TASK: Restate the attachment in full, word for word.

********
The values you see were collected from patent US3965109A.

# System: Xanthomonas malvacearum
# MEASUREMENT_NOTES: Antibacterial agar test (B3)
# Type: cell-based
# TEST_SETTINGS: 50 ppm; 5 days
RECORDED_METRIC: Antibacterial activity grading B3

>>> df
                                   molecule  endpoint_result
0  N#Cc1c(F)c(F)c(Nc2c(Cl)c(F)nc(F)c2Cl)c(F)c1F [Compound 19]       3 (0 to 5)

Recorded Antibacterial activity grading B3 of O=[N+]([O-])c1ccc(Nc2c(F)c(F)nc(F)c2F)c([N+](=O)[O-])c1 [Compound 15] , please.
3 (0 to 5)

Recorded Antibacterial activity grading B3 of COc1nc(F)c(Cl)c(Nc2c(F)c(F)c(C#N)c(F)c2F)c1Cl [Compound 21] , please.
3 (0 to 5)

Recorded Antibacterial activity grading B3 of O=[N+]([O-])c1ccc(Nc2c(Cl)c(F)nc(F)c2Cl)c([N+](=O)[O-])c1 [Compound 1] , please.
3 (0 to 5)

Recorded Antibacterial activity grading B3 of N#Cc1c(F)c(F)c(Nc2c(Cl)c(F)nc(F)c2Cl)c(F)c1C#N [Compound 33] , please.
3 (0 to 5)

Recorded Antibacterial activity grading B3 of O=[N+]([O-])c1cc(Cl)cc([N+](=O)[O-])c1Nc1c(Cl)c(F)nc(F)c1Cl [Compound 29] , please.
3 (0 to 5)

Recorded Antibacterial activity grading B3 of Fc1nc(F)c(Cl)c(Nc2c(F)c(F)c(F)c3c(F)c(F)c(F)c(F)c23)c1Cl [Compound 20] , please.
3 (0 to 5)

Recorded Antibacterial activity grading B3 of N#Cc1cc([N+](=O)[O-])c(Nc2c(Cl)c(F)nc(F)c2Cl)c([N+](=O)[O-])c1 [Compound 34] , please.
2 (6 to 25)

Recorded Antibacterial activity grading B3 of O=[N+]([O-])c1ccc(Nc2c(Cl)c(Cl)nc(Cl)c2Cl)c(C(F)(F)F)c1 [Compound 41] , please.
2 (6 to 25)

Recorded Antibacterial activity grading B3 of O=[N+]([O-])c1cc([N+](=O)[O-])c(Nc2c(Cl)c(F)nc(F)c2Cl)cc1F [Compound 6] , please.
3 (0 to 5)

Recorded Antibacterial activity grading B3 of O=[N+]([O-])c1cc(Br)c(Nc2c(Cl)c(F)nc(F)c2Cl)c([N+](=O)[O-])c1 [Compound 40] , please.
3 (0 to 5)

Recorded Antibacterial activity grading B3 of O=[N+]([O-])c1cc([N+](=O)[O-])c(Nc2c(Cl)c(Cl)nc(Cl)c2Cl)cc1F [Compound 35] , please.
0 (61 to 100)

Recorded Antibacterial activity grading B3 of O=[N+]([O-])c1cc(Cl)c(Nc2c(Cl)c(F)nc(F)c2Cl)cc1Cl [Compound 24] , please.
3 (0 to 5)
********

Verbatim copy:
The values you see were collected from patent US3965109A.

# System: Xanthomonas malvacearum
# MEASUREMENT_NOTES: Antibacterial agar test (B3)
# Type: cell-based
# TEST_SETTINGS: 50 ppm; 5 days
RECORDED_METRIC: Antibacterial activity grading B3

>>> df
                                   molecule  endpoint_result
0  N#Cc1c(F)c(F)c(Nc2c(Cl)c(F)nc(F)c2Cl)c(F)c1F [Compound 19]       3 (0 to 5)

Recorded Antibacterial activity grading B3 of O=[N+]([O-])c1ccc(Nc2c(F)c(F)nc(F)c2F)c([N+](=O)[O-])c1 [Compound 15] , please.
3 (0 to 5)

Recorded Antibacterial activity grading B3 of COc1nc(F)c(Cl)c(Nc2c(F)c(F)c(C#N)c(F)c2F)c1Cl [Compound 21] , please.
3 (0 to 5)

Recorded Antibacterial activity grading B3 of O=[N+]([O-])c1ccc(Nc2c(Cl)c(F)nc(F)c2Cl)c([N+](=O)[O-])c1 [Compound 1] , please.
3 (0 to 5)

Recorded Antibacterial activity grading B3 of N#Cc1c(F)c(F)c(Nc2c(Cl)c(F)nc(F)c2Cl)c(F)c1C#N [Compound 33] , please.
3 (0 to 5)

Recorded Antibacterial activity grading B3 of O=[N+]([O-])c1cc(Cl)cc([N+](=O)[O-])c1Nc1c(Cl)c(F)nc(F)c1Cl [Compound 29] , please.
3 (0 to 5)

Recorded Antibacterial activity grading B3 of Fc1nc(F)c(Cl)c(Nc2c(F)c(F)c(F)c3c(F)c(F)c(F)c(F)c23)c1Cl [Compound 20] , please.
3 (0 to 5)

Recorded Antibacterial activity grading B3 of N#Cc1cc([N+](=O)[O-])c(Nc2c(Cl)c(F)nc(F)c2Cl)c([N+](=O)[O-])c1 [Compound 34] , please.
2 (6 to 25)

Recorded Antibacterial activity grading B3 of O=[N+]([O-])c1ccc(Nc2c(Cl)c(Cl)nc(Cl)c2Cl)c(C(F)(F)F)c1 [Compound 41] , please.
2 (6 to 25)

Recorded Antibacterial activity grading B3 of O=[N+]([O-])c1cc([N+](=O)[O-])c(Nc2c(Cl)c(F)nc(F)c2Cl)cc1F [Compound 6] , please.
3 (0 to 5)

Recorded Antibacterial activity grading B3 of O=[N+]([O-])c1cc(Br)c(Nc2c(Cl)c(F)nc(F)c2Cl)c([N+](=O)[O-])c1 [Compound 40] , please.
3 (0 to 5)

Recorded Antibacterial activity grading B3 of O=[N+]([O-])c1cc([N+](=O)[O-])c(Nc2c(Cl)c(Cl)nc(Cl)c2Cl)cc1F [Compound 35] , please.
0 (61 to 100)

Recorded Antibacterial activity grading B3 of O=[N+]([O-])c1cc(Cl)c(Nc2c(Cl)c(F)nc(F)c2Cl)cc1Cl [Compound 24] , please.
3 (0 to 5)